When Justin took Bea out of the carrier, her butt was facing the microphone. Magnified by the mic, a sound that mimicked an explosion rang out through the restaurant. It quickly occurred to me that all of these people were just witness to my daughter’s explosive diarrhea.
Justin completely lost it. As he handed her back to me, he was laughing along with everyone else. He whispered, “Bea just busted serious ass.”
“I’d better go change her.”
As I was walking away, he stopped me. “Amelia.”
“You look beautiful.”
I shrugged my shoulders. “I tried.” Even though I brushed his compliment off, I hadn’t felt beautiful until that moment. Now my heart was beating a mile a minute.
The next morning, when we woke up, Justin was gone. There was a note on the kitchen counter.
It was the first night you both slept. I didn’t have the heart to wake you before I left. Take care of Bea. I’ll see you soon.
An entire week went by with no word from him.
I tried not to overreact. After all, we weren’t his responsibility. The loneliness just seemed so much worse now that I knew what it felt like to have someone around. Bea’s insomnia was worse than before, too. I honestly think she missed him. So did I.
In an act of desperation, I called my mother and asked if she would be willing to stay with me for a week or so. She’d only been at the beach house for three days, and I was already wanting to shoot myself in the head. She spent more time on the phone with her boyfriend or on the upper deck smoking her Benson and Hedges cigarettes than she did with Bea and me. It was stupid of me to hope that her becoming a grandmother would change her selfish ways.
While she did manage to watch Bea so that I could get a few hours of sleep each night, inviting her to stay with us turned out to be a mistake. On the last night of her stay, rather than spend quality time with Bea, she chose instead to badger me about taking legal action against Adam.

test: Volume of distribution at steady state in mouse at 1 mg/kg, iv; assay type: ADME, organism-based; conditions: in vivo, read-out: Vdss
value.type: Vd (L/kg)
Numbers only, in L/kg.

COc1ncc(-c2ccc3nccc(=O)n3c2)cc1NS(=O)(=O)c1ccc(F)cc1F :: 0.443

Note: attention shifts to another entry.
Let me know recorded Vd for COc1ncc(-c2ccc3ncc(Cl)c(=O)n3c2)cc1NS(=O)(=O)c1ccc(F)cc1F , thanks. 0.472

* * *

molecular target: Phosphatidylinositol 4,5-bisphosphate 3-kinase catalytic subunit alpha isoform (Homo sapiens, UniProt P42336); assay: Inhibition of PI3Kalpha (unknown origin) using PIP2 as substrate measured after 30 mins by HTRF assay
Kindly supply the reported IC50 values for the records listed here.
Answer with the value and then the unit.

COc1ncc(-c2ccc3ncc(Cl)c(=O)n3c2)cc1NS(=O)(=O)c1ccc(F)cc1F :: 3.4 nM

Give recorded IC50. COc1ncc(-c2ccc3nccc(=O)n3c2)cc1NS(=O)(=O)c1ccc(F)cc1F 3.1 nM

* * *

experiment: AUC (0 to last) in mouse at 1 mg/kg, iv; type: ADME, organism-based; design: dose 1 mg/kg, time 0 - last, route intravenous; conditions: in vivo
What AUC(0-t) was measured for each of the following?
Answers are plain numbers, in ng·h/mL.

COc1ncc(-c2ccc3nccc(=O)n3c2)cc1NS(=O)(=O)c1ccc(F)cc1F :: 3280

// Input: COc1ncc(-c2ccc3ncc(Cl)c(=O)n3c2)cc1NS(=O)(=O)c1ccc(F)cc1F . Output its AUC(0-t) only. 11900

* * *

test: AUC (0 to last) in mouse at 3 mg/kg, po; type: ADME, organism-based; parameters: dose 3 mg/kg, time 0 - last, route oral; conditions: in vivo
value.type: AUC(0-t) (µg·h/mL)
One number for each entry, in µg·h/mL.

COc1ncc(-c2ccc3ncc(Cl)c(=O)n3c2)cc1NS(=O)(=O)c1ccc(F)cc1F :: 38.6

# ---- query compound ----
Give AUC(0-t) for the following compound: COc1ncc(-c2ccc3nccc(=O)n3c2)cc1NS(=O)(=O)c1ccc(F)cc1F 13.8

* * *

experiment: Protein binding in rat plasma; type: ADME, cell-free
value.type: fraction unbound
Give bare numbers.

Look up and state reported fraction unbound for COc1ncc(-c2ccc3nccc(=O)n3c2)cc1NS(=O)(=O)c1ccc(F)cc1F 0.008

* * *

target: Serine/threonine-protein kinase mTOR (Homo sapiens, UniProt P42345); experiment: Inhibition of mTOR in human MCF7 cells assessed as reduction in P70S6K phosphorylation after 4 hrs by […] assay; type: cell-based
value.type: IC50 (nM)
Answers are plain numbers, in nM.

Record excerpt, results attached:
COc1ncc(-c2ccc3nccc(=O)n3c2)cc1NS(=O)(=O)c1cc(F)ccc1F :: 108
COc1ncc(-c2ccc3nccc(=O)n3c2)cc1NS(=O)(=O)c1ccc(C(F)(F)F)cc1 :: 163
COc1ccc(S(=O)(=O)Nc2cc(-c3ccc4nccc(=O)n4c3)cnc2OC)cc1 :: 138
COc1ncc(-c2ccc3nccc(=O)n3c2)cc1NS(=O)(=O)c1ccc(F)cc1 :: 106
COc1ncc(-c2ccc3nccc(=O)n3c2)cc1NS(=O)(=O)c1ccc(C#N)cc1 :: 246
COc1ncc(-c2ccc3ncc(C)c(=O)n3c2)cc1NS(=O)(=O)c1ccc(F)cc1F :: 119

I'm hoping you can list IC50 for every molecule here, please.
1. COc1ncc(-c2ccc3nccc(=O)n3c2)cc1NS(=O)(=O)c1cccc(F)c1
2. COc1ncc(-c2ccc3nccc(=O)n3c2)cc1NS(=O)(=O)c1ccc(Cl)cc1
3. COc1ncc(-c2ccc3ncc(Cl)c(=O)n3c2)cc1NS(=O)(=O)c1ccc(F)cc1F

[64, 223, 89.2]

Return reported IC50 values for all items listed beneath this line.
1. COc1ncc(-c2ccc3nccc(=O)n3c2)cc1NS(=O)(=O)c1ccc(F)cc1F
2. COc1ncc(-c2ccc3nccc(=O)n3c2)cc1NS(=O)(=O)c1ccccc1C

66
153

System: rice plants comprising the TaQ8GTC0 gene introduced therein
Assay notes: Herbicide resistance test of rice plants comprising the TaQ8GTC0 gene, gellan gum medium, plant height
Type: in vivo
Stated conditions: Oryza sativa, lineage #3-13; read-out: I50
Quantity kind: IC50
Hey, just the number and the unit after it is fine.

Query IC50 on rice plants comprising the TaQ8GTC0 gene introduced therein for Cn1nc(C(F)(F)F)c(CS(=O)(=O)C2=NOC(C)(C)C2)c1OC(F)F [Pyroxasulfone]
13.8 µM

“When are you going to force that guy to pay up, Amelia?”
Right after Justin left, I’d taken Bea to have her blood drawn. Adam also went to a lab in Boston, and it was confirmed yesterday that he was definitely her biological father.
“I don’t want to put Bea through dealing with him right now. He has to make the first move as far as I’m concerned. He’s been so mean that I don’t even want him in her life.”
“Well, you’re not going to be able to support yourself much longer. You need to get a man even if it’s not him.”
“I’m not going to bring a man into Bea’s life just to use him for financial support. I’ll find a way to take care of myself.”
I’m not you.
“Good luck doing that on a teacher’s salary.”
“At least I have a respectable career to fall back on. I’m sure you think it’s better for me to just not work, mooching off strange men like you did. Thank goodness my father was one of the good ones. But I can assure you, I will never put Bea through the kind of childhood I had, with men coming and going.”
“You act like you were abused. Your childhood wasn’t that bad.”
“You wouldn’t know. You were absent for most of it.”
“Did you really invite me here to fight, Amelia?”
“I need to sleep. You’re leaving tomorrow. Let’s stop fighting. Do you mind staying up with Bea so I can get a few hours in?”
“Sure. Go ahead.”
I figured I might as well take advantage of her last night here. She probably wouldn’t come back after this tumultuous experience.
A few hours later, something disrupted my sleep. It was well past midnight. The faint sound of people talking downstairs seemed to register. My mother was supposed to be watching Bea, so who the hell was in my house?